The results, published online in Nature, do more than explain the minimum needs for the nuclear pore complex’s exquisite selectivity. The artificial pore could be used to test the importance of pore shape and size. And it has potential biomedical applications, too. Because it can separate particular proteins out of very complex mixtures, the device could have enormous implications for biopharmaceuticals. “It’s a device that mimics what nature does and has some beautiful properties, in that it decides what passes through a hole in a very complex mixture,” Chait says.

The team is now working toward making the synthetic pore as selective and efficient as the natural one. “Our machine doesn’t work as well as the nuclear pore complex. We’ve had only three years, while nature’s had billions of years to do this,” Chait says. “We’ve got lots of work to do.”

Paper: Nature online: December 21, 2008 (www.nature.com/nature/journal/vaop/ncurrent/abs/nature07600.html)

Provided by Rockefeller University

Explore further: Gatekeeping proteins to aberrant RNA—'You shall not pass'

Related Stories

Gatekeeping proteins to aberrant RNA—'You shall not pass'

November 2, 2016

They found that RNA-binding proteins are regulated such that gateway proteins can recognize and block aberrant strands of genetic code from exiting the nucleus. Unused messenger RNA (mRNA) strands that cannot exit the nucleus ...

Nuclear pore complexes harbor new class of gene regulators

February 4, 2010

Nuclear pore complexes are best known as the communication channels that regulate the passage of all molecules to and from a cell's nucleus. Researchers at the Salk Institute for Biological Studies, however, have shown that ...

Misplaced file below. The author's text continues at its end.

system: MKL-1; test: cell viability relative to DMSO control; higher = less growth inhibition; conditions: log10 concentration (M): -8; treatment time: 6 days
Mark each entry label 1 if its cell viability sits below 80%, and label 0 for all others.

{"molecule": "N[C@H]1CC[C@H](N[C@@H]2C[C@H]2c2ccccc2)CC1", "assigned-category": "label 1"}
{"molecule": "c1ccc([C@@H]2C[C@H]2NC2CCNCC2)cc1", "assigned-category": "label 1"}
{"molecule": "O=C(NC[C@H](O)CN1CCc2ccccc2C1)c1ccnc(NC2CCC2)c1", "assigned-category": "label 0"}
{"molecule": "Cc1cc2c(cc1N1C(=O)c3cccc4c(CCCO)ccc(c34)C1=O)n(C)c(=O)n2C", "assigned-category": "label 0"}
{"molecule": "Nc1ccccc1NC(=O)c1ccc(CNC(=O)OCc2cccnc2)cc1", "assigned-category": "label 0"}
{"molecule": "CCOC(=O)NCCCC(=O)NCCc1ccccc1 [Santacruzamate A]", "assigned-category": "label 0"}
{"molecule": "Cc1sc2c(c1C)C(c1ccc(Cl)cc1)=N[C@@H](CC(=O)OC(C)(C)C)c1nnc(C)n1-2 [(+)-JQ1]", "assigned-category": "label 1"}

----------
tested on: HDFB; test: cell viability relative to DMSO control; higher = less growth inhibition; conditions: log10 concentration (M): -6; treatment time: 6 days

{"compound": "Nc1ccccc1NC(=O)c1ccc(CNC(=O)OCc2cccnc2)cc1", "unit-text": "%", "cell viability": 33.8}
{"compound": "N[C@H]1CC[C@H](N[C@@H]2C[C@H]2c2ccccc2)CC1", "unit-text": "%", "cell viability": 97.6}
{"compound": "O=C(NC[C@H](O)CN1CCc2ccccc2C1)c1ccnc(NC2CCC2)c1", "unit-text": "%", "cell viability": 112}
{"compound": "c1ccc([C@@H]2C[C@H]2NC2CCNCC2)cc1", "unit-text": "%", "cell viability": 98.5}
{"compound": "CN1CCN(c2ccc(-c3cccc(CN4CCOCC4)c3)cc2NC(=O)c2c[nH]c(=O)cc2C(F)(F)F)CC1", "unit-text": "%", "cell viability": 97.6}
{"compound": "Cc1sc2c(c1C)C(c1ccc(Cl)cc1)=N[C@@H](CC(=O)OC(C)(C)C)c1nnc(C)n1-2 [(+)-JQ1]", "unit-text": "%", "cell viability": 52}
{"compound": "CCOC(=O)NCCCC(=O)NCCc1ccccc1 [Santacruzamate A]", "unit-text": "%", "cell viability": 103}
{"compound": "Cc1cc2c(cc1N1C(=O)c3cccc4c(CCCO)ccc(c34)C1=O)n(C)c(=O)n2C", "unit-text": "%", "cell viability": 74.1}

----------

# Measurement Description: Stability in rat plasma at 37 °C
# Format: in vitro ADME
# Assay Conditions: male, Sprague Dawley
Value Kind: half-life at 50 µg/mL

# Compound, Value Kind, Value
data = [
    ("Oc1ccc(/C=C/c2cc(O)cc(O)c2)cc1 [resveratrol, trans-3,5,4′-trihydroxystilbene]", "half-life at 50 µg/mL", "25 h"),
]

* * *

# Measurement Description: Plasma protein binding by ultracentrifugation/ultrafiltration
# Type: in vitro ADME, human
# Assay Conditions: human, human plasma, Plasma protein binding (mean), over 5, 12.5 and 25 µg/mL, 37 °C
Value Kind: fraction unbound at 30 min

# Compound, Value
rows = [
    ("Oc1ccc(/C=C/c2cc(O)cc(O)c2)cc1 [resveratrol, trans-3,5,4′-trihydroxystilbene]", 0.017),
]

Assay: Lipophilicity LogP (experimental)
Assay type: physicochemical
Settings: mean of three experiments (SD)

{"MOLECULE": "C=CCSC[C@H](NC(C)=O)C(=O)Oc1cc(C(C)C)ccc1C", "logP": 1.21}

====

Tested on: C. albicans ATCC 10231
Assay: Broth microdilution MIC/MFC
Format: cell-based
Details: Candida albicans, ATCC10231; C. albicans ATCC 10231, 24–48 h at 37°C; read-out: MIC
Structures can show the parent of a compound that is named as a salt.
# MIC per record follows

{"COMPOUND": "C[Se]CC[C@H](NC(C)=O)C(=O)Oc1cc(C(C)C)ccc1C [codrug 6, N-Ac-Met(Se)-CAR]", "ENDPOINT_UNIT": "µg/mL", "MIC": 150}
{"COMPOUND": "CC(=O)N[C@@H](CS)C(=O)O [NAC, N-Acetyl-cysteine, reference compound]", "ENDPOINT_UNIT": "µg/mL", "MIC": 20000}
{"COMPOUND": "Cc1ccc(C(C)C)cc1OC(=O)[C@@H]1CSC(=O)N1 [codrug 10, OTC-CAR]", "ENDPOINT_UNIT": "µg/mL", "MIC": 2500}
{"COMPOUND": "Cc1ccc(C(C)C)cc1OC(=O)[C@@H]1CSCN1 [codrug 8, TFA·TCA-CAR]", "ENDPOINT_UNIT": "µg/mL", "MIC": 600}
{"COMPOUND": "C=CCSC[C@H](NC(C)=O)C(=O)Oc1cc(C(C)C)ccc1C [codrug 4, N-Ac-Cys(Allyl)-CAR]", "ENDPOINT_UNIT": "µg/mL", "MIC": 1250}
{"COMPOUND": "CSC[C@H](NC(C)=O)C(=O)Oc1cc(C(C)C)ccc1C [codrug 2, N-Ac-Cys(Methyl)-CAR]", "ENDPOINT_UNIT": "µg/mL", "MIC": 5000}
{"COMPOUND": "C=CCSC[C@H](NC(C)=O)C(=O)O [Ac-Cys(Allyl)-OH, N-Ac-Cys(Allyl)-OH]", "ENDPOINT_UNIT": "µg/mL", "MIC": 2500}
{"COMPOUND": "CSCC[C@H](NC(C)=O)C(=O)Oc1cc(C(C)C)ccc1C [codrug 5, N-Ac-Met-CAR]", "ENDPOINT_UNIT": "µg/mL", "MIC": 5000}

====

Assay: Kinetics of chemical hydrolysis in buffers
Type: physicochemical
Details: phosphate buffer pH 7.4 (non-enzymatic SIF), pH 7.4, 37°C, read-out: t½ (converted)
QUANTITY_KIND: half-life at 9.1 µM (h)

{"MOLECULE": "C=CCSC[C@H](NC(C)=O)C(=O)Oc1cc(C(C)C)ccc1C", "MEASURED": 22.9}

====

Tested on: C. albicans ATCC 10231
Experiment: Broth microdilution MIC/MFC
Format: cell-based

Recommended for you

New studies take a second look at coral bleaching culprit

December 7, 2016

Scientists have called superoxide out as the main culprit behind coral bleaching: The idea is that as this toxin build up inside coral cells, the corals fight back by ejecting the tiny energy- and color-producing algae living ...

Giant radio flare of Cygnus X-3 detected by astronomers

December 7, 2016

(Phys.org)—Russian astronomers have recently observed a giant radio flare from a strong X-ray binary source known as Cygnus X-3 (Cyg X-3 for short). The flare occurred after more than five years of quiescence of this source. ...

Uncovering the secrets of water and ice as materials

December 7, 2016

Water is vital to life on Earth and its importance simply can't be overstated—it's also deeply rooted within our conscience that there's something extremely special about it. Yet, from a scientific point of view, much remains ...

Swiss unveil stratospheric solar plane

December 7, 2016

Just months after two Swiss pilots completed a historic round-the-world trip in a Sun-powered plane, another Swiss adventurer on Wednesday unveiled a solar plane aimed at reaching the stratosphere.

0 comments

Please sign in to add a comment. Registration is free, and takes less than a minute. Read more

Click here to reset your password.
Sign in to get notified via email when new comments are made.